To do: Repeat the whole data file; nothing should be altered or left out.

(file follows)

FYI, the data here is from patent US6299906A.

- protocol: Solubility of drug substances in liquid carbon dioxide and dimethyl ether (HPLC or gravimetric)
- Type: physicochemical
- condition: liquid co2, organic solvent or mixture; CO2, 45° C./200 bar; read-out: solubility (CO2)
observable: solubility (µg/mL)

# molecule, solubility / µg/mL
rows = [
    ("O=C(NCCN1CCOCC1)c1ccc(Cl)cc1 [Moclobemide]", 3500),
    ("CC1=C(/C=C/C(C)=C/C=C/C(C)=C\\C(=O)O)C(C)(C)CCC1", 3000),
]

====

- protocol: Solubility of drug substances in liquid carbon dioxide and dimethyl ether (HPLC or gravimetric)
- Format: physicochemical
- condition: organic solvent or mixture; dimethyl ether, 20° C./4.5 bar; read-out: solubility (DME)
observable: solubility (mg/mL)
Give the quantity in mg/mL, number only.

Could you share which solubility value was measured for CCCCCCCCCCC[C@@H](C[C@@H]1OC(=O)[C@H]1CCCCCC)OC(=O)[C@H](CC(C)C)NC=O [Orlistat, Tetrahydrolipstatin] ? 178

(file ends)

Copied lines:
FYI, the data here is from patent US6299906A.

- protocol: Solubility of drug substances in liquid carbon dioxide and dimethyl ether (HPLC or gravimetric)
- Type: physicochemical
- condition: liquid co2, organic solvent or mixture; CO2, 45° C./200 bar; read-out: solubility (CO2)
observable: solubility (µg/mL)

# molecule, solubility / µg/mL
rows = [
    ("O=C(NCCN1CCOCC1)c1ccc(Cl)cc1 [Moclobemide]", 3500),
    ("CC1=C(/C=C/C(C)=C/C=C/C(C)=C\\C(=O)O)C(C)(C)CCC1", 3000),
]

====

- protocol: Solubility of drug substances in liquid carbon dioxide and dimethyl ether (HPLC or gravimetric)
- Format: physicochemical
- condition: organic solvent or mixture; dimethyl ether, 20° C./4.5 bar; read-out: solubility (DME)
observable: solubility (mg/mL)
Give the quantity in mg/mL, number only.

Could you share which solubility value was measured for CCCCCCCCCCC[C@@H](C[C@@H]1OC(=O)[C@H]1CCCCCC)OC(=O)[C@H](CC(C)C)NC=O [Orlistat, Tetrahydrolipstatin] ? 178